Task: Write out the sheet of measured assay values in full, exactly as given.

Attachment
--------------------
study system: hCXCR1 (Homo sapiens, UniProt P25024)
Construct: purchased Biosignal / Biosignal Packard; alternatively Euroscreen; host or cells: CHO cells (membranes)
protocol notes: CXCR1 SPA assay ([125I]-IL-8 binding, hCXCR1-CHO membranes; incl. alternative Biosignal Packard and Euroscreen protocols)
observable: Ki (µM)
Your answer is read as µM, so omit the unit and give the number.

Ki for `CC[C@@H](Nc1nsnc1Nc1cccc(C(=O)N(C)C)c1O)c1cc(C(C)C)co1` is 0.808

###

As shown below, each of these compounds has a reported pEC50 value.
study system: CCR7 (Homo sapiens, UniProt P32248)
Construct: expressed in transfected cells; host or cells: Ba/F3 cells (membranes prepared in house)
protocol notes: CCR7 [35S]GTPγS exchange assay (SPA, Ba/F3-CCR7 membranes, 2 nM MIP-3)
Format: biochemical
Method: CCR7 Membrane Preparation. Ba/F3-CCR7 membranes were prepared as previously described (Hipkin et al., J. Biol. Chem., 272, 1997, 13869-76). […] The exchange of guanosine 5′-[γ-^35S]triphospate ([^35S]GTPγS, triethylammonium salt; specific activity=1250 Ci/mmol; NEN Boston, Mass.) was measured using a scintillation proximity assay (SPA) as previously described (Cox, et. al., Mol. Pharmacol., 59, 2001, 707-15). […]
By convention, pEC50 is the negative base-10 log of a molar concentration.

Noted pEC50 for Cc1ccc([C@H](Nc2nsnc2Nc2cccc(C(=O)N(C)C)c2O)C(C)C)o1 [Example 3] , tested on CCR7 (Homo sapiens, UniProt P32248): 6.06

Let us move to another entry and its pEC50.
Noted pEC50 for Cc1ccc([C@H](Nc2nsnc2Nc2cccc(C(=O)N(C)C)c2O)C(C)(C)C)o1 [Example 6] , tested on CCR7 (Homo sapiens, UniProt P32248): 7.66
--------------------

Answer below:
study system: hCXCR1 (Homo sapiens, UniProt P25024)
Construct: purchased Biosignal / Biosignal Packard; alternatively Euroscreen; host or cells: CHO cells (membranes)
protocol notes: CXCR1 SPA assay ([125I]-IL-8 binding, hCXCR1-CHO membranes; incl. alternative Biosignal Packard and Euroscreen protocols)
observable: Ki (µM)
Your answer is read as µM, so omit the unit and give the number.

Ki for `CC[C@@H](Nc1nsnc1Nc1cccc(C(=O)N(C)C)c1O)c1cc(C(C)C)co1` is 0.808

###

As shown below, each of these compounds has a reported pEC50 value.
study system: CCR7 (Homo sapiens, UniProt P32248)
Construct: expressed in transfected cells; host or cells: Ba/F3 cells (membranes prepared in house)
protocol notes: CCR7 [35S]GTPγS exchange assay (SPA, Ba/F3-CCR7 membranes, 2 nM MIP-3)
Format: biochemical
Method: CCR7 Membrane Preparation. Ba/F3-CCR7 membranes were prepared as previously described (Hipkin et al., J. Biol. Chem., 272, 1997, 13869-76). […] The exchange of guanosine 5′-[γ-^35S]triphospate ([^35S]GTPγS, triethylammonium salt; specific activity=1250 Ci/mmol; NEN Boston, Mass.) was measured using a scintillation proximity assay (SPA) as previously described (Cox, et. al., Mol. Pharmacol., 59, 2001, 707-15). […]
By convention, pEC50 is the negative base-10 log of a molar concentration.

Noted pEC50 for Cc1ccc([C@H](Nc2nsnc2Nc2cccc(C(=O)N(C)C)c2O)C(C)C)o1 [Example 3] , tested on CCR7 (Homo sapiens, UniProt P32248): 6.06

Let us move to another entry and its pEC50.
Noted pEC50 for Cc1ccc([C@H](Nc2nsnc2Nc2cccc(C(=O)N(C)C)c2O)C(C)(C)C)o1 [Example 6] , tested on CCR7 (Homo sapiens, UniProt P32248): 7.66